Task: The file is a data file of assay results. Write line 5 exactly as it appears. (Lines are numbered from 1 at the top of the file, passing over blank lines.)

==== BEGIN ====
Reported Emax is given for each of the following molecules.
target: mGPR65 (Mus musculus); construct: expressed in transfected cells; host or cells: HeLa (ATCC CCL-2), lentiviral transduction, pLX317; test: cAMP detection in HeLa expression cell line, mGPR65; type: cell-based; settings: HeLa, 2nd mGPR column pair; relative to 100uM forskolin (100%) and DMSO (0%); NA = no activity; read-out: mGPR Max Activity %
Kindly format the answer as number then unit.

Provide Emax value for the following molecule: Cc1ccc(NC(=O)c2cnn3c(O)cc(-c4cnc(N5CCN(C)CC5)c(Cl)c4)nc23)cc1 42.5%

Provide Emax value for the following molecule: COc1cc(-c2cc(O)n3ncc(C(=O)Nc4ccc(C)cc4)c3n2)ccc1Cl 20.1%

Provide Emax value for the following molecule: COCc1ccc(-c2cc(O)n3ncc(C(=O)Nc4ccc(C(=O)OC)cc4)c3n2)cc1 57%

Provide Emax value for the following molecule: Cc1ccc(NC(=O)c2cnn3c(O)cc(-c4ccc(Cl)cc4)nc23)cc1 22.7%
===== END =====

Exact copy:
Provide Emax value for the following molecule: COc1cc(-c2cc(O)n3ncc(C(=O)Nc4ccc(C)cc4)c3n2)ccc1Cl 20.1%